Norway: Restructuring your team? Here's how

With inflation on the rise and budgets being squeezed, it is no secret that companies are having to review the efficiency of the organisation and make savvy decisions in order to survive and thrive.  Managing resources such as employees becomes a delicate balance in such situations. Companies should take great care in exploring the following options in order to achieve their short term as well as long term goals:

Retraining (upskilling) employees

This is often an overlooked option. The cost of replacing staff is astronomical and retaining existing talent to fill any gaps in the organization would increase employee engagement, boost morale, develop deeper commitment and increase productivity. In short, it sends the right message to the employees and maintains the company’s reputation. 

Offering pay cuts

According to a recent study, 74% of employees say that they would take a pay cut for a new job with a thriving culture that is ideal for growth. This suggests that, as long as your company keeps morale high and has a realistic long term growth plan, employees may be willing to stay on at a lower salary. 

Reduction in workforce

This decision should never be taken lightly. However, it is sometimes the inevitable outcome. In such cases, employers should be aware of the following statutory restrictions / formalities that must be be observed in order to avoid financial and reputational penalties:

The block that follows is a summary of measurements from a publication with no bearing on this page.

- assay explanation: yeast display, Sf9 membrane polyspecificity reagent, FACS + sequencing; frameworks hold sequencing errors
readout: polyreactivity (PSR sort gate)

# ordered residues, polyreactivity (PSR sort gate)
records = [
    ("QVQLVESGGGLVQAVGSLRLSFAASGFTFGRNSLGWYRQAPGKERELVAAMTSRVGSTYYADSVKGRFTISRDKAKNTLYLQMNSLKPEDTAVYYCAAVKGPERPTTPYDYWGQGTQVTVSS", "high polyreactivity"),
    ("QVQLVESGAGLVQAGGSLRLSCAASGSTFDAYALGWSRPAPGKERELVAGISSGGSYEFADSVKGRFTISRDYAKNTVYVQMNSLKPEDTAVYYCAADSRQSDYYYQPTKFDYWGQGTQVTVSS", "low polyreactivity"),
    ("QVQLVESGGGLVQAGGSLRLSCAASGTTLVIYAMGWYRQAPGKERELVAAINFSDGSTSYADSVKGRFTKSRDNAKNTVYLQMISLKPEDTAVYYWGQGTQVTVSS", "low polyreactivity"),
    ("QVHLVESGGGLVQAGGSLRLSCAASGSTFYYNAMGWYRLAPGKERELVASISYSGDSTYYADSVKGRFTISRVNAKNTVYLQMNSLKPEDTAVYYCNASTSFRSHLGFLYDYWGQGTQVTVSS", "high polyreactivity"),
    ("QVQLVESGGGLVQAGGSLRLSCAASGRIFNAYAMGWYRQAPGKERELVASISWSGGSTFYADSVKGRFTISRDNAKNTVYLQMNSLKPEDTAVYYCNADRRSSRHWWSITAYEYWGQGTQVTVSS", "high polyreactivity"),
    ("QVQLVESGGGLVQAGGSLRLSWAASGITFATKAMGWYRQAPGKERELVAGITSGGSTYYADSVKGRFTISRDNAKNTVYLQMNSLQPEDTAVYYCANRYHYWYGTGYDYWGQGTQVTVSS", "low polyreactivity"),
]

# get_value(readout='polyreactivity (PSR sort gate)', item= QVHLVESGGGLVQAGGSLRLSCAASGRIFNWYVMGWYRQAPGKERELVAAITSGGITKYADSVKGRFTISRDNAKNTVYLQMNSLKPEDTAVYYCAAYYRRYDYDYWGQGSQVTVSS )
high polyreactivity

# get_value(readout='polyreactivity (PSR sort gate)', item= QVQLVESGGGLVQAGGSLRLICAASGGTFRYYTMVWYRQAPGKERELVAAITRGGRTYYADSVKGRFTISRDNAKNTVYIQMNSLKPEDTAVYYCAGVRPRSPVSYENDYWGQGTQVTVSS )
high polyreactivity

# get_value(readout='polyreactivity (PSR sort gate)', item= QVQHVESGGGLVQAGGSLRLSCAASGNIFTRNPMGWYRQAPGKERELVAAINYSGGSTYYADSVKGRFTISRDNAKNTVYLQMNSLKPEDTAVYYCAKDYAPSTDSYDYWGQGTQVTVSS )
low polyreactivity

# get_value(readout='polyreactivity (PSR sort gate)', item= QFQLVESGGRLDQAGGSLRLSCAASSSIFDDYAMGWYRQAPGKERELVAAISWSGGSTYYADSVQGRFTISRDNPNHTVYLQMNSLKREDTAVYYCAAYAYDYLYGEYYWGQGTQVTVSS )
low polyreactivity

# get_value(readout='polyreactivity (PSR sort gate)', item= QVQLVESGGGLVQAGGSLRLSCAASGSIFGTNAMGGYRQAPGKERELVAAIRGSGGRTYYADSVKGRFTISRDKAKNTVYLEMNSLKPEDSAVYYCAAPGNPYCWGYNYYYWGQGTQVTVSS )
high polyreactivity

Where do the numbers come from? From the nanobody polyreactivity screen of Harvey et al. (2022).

• If the redundancies amount to 10 or more employees within a period of 30 days, the employer is legally obligated to consult the employees’ elected representatives as early as possible. Even if the downsizing leads to less than 10 redundancies, it is best practice (and common practice) that the employer consults with the elected representatives in any event. Companies that regularly employ at least 50 employees are also legally required to provide information concerning issues of importance relating to employees’ working conditions and discuss such issues with the employees’ elected representatives. 

  • The selection of whom to dismiss and the criteria that the employer uses to make this decision must be objectively justified.

  • In order to determine which employees to dismiss in a downsizing process, an employer must establish a selection pool and a number of selection criteria. The selection criteria are measurable factors that are used to compare one or more employees within the selection pool to determine who will remain in the organization. The selection pool forms the group of employees that should be compared using these selection criteria.

  • The employer must, before making a decision regarding dismissal with notice, discuss the matter with the employee. The “15-1 meeting” is an individual consultation with each employee held prior to making a final decision in regards to a dismissal.

  • If the employer decides to dismiss the employee, the employee is entitled to be informed in a notice of dismissal. Employers should be aware that there are strict formal requirements for the notice.

  • The employees have a legal right to negotiations provided such written requests to negotiations are submitted to the employer within two weeks of receiving the dismissal notice. 

To find out more about how to deal with your reduction in workforce, speak to one of our friendly experts!